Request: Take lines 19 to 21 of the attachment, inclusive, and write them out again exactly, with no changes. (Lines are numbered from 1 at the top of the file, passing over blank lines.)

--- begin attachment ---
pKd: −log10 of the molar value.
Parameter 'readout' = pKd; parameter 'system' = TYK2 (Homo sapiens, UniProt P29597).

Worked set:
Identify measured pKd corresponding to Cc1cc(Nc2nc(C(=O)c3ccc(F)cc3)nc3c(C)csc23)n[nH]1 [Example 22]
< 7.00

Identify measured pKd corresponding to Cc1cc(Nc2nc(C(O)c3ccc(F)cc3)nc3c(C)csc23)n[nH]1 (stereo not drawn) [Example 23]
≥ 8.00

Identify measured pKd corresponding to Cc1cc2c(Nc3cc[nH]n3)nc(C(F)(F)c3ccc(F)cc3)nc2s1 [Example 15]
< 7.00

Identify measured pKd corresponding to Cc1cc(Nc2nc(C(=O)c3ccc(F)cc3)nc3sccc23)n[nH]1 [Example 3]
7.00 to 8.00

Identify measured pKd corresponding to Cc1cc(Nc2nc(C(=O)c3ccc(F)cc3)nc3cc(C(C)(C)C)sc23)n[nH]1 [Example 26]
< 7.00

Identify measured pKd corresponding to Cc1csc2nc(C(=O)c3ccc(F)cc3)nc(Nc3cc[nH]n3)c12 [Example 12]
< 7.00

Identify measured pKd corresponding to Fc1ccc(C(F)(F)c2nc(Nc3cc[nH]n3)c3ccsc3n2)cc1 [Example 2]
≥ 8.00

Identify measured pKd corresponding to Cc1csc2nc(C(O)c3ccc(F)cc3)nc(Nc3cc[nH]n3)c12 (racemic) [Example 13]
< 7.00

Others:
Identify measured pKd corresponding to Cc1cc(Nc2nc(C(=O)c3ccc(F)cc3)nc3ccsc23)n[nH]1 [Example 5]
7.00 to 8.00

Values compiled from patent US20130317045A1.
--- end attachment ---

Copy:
< 7.00

Others:
Identify measured pKd corresponding to Cc1cc(Nc2nc(C(=O)c3ccc(F)cc3)nc3ccsc23)n[nH]1 [Example 5]